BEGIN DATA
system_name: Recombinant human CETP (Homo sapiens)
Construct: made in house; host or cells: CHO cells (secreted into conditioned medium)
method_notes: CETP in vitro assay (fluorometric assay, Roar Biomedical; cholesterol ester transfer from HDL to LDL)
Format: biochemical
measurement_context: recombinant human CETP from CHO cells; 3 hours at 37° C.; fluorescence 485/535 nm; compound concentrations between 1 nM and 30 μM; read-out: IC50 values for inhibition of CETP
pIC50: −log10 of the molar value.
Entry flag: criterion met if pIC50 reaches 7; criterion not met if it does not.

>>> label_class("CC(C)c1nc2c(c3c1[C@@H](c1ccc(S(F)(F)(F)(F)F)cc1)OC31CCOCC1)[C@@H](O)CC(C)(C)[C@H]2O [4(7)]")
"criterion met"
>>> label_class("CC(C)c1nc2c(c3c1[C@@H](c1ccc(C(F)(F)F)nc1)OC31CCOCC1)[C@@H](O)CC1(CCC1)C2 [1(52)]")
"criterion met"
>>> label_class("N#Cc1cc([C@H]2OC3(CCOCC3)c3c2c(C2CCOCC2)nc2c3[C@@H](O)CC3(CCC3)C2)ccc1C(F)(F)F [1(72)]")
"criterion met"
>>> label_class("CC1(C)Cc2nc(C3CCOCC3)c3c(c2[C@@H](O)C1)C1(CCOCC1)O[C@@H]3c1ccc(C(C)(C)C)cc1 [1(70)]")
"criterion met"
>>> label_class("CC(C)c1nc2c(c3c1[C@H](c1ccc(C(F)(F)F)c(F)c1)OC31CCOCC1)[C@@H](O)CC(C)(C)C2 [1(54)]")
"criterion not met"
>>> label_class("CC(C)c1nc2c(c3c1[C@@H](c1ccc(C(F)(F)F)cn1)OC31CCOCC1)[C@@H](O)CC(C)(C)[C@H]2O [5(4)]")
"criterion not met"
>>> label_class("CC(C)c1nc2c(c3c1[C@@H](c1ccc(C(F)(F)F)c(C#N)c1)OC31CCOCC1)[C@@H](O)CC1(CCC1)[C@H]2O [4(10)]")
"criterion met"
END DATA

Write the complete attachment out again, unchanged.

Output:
system_name: Recombinant human CETP (Homo sapiens)
Construct: made in house; host or cells: CHO cells (secreted into conditioned medium)
method_notes: CETP in vitro assay (fluorometric assay, Roar Biomedical; cholesterol ester transfer from HDL to LDL)
Format: biochemical
measurement_context: recombinant human CETP from CHO cells; 3 hours at 37° C.; fluorescence 485/535 nm; compound concentrations between 1 nM and 30 μM; read-out: IC50 values for inhibition of CETP
pIC50: −log10 of the molar value.
Entry flag: criterion met if pIC50 reaches 7; criterion not met if it does not.

>>> label_class("CC(C)c1nc2c(c3c1[C@@H](c1ccc(S(F)(F)(F)(F)F)cc1)OC31CCOCC1)[C@@H](O)CC(C)(C)[C@H]2O [4(7)]")
"criterion met"
>>> label_class("CC(C)c1nc2c(c3c1[C@@H](c1ccc(C(F)(F)F)nc1)OC31CCOCC1)[C@@H](O)CC1(CCC1)C2 [1(52)]")
"criterion met"
>>> label_class("N#Cc1cc([C@H]2OC3(CCOCC3)c3c2c(C2CCOCC2)nc2c3[C@@H](O)CC3(CCC3)C2)ccc1C(F)(F)F [1(72)]")
"criterion met"
>>> label_class("CC1(C)Cc2nc(C3CCOCC3)c3c(c2[C@@H](O)C1)C1(CCOCC1)O[C@@H]3c1ccc(C(C)(C)C)cc1 [1(70)]")
"criterion met"
>>> label_class("CC(C)c1nc2c(c3c1[C@H](c1ccc(C(F)(F)F)c(F)c1)OC31CCOCC1)[C@@H](O)CC(C)(C)C2 [1(54)]")
"criterion not met"
>>> label_class("CC(C)c1nc2c(c3c1[C@@H](c1ccc(C(F)(F)F)cn1)OC31CCOCC1)[C@@H](O)CC(C)(C)[C@H]2O [5(4)]")
"criterion not met"
>>> label_class("CC(C)c1nc2c(c3c1[C@@H](c1ccc(C(F)(F)F)c(C#N)c1)OC31CCOCC1)[C@@H](O)CC1(CCC1)[C@H]2O [4(10)]")
"criterion met"